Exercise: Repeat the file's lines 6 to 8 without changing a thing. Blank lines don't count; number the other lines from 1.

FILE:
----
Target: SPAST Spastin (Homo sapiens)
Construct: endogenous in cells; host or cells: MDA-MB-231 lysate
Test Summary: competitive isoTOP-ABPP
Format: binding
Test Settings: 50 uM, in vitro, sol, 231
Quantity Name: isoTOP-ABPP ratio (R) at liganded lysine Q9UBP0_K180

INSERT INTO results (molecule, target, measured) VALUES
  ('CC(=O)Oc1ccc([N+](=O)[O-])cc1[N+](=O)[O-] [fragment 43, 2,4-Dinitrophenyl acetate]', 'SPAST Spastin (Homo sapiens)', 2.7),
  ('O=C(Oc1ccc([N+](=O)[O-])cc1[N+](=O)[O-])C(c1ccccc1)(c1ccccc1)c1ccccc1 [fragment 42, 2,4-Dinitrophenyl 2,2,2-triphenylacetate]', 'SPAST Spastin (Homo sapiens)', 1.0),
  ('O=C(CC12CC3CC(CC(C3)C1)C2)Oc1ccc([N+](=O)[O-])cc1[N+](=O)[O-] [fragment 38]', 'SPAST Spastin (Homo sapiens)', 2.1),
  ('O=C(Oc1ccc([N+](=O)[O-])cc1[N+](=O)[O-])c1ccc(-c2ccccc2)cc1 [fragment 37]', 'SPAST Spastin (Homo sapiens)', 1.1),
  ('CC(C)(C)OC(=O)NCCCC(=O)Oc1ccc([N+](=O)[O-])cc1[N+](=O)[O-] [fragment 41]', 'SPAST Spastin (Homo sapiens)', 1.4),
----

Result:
Quantity Name: isoTOP-ABPP ratio (R) at liganded lysine Q9UBP0_K180

INSERT INTO results (molecule, target, measured) VALUES
  ('CC(=O)Oc1ccc([N+](=O)[O-])cc1[N+](=O)[O-] [fragment 43, 2,4-Dinitrophenyl acetate]', 'SPAST Spastin (Homo sapiens)', 2.7),